I started researching shunning that wasn’t associated with religions and everything I found was in child or young adult forums and websites. There is hardly anything out there about adults participating in this kind of behavior. My friend is being shunned by a group whose ages span from early 40′s to early 60′s. They are all adults.

That leads me to believe that we are expected to outgrow this kind of behavior!

Well, I have some news for the experts.

Small towns evidently do not outgrow the immature and supposedly arcane practice of shunning.

The attack, which has encompassed her love of theater, her church, and her place of business, has also extended into having a private conversation with her own mother, to discuss the sins of the woman’s daughter. That takes some balls!

I was speaking with my friend on the phone the other night and she was telling me about showing up for her dental appointment. She told me she sat in her car in the parking lot and had a small panic attack, because there were so many cars in the parking lot. She was sure she would walk in and one of them would be in the waiting room.

I remember remarking to her that this sounded just like someone suffering from Post Traumatic Stress Syndrome to which she scoffed, “Pffft, but I haven’t suffered a trauma.“

She told me that a few months ago she was starring in a large community musical theater production, and today she hyperventilates pushing her shopping cart in the grocery store. She has stopped being herself and hides everywhere she goes because she just can’t face one more person treating her like she has the plague.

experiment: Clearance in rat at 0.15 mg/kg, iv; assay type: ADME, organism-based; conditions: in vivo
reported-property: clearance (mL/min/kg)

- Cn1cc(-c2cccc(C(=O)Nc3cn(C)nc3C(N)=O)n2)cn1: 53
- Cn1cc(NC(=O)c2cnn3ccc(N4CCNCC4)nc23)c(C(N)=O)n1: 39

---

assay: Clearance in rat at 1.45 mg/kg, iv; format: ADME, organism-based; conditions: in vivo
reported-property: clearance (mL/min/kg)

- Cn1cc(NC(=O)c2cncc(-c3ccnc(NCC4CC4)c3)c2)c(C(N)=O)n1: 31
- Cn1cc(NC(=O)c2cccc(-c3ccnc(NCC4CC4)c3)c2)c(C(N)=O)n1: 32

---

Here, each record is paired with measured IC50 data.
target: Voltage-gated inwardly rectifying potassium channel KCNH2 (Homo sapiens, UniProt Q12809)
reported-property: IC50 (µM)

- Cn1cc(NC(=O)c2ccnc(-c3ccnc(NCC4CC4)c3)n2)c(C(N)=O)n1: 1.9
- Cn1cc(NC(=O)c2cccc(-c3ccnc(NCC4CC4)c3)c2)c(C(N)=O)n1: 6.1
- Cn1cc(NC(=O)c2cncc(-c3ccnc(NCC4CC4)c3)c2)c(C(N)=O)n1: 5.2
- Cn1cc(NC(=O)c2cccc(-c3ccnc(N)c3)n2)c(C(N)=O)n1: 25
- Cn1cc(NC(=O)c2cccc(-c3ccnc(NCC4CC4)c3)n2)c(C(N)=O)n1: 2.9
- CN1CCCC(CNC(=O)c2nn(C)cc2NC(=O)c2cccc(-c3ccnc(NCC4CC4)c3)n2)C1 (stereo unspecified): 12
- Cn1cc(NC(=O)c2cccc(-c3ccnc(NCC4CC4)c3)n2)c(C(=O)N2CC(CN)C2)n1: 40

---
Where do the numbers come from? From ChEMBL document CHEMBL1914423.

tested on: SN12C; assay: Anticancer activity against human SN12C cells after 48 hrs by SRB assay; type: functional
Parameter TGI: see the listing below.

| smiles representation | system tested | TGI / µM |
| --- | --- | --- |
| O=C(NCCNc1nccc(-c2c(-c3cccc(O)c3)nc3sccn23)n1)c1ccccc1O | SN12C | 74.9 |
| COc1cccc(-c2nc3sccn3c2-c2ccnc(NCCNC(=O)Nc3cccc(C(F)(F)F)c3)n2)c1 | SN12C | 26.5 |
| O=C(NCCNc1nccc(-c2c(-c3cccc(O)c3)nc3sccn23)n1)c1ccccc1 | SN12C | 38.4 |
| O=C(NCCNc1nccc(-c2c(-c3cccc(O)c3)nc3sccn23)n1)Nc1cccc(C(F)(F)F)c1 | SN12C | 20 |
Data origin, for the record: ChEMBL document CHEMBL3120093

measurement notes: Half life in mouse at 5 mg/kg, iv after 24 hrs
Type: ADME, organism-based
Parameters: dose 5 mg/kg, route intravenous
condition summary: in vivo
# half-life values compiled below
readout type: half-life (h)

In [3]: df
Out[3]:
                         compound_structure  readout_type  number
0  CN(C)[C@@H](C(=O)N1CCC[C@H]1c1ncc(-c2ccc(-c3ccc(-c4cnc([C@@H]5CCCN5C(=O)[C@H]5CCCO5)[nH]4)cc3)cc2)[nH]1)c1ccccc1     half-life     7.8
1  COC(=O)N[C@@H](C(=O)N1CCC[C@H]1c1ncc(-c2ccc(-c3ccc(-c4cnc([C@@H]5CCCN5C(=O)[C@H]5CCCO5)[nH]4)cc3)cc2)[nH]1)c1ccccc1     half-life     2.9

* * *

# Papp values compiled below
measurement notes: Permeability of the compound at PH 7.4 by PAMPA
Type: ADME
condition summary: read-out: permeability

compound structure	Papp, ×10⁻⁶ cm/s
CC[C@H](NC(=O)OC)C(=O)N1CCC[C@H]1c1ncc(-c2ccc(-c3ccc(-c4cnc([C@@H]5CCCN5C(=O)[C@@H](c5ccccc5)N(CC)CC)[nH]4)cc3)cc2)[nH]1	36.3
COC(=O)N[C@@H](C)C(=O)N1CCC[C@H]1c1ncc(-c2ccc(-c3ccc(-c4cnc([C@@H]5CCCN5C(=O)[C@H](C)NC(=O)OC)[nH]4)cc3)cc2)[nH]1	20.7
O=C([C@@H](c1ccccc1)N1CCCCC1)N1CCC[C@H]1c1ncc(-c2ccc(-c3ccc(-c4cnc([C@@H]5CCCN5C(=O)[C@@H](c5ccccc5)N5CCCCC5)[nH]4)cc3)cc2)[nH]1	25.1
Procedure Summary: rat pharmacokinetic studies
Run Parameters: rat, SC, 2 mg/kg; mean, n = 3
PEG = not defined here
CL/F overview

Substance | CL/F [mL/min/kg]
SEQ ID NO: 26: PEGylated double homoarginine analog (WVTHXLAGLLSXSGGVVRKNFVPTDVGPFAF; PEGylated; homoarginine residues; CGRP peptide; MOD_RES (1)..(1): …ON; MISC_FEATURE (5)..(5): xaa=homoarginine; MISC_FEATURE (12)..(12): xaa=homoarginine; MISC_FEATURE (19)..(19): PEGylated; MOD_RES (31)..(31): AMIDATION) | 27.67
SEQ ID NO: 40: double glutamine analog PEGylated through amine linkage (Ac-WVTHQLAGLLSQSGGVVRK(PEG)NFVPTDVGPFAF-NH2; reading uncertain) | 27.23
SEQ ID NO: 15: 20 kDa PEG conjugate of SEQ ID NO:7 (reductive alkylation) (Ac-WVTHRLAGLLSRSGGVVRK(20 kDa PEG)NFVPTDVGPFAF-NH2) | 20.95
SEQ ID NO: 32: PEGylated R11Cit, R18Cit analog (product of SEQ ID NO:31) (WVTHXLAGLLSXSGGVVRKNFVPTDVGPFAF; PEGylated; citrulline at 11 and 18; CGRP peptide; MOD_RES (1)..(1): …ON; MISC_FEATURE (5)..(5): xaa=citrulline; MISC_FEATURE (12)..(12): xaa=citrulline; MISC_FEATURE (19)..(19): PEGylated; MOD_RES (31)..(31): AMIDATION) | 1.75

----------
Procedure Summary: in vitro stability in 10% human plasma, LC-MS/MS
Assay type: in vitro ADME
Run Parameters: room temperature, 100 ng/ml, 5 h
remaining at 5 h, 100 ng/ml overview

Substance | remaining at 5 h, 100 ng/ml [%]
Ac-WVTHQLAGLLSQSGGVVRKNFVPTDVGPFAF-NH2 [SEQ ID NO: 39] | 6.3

Effects OF SHUNNING

Shunning is often used as a pejorative term to describe any organizationally mandated disassociation, and has acquired a connotation of abuse and relational aggression. This is due to the sometimes extreme damage caused by its disruption to normal relationships between individuals, such as friendships and family relations.

Disruption of established relationships certainly causes pain, which is at least an unintended consequence of the practices described here, though it may also in many cases be an intended, coercive consequence. This pain, especially when seen as unjustly inflicted, can have secondary general psychological effects on self-worth and self-confidence, trust and trustworthiness, and can, as with other types of trauma, impair psychological function.

Shunning often involves implicit or explicit shame for a member who commits acts seen as wrong by the group or its leadership.

Such shame may not be psychologically damaging if the membership is voluntary and the rules of behavior were clear before the person joined. However, if the rules are arbitrary, if the group membership is seen as essential for personal security, safety, or health, or if the application of the rules is inconsistent, such shame can be highly destructive. This can be especially damaging if perceptions are attacked or controlled, or various tools of psychological pressure applied.

Extremes of this cross over the line into psychological torture and can be permanently scarring.

A key detrimental effect of some of the practices associated with shunning relate to their effect on relationships, especially family relationships. At its extremes, the practices may destroy marriages, break up families, and separate children and their parents.

The effect of shunning can be very dramatic or even devastating on the shunned, as it can damage or destroy the shunned member’s closest familial, spousal, social, emotional, and economic bonds.

Shunning contains aspects of what is known as relational aggression in psychological literature. When used by church members and member-spouse parents against excommunicant parents it contains elements of what psychologists call parental alienation. Extreme shunning may cause traumas to the shunned (and to their dependents) similar to what is studied in the psychology of torture.

~Wikipedia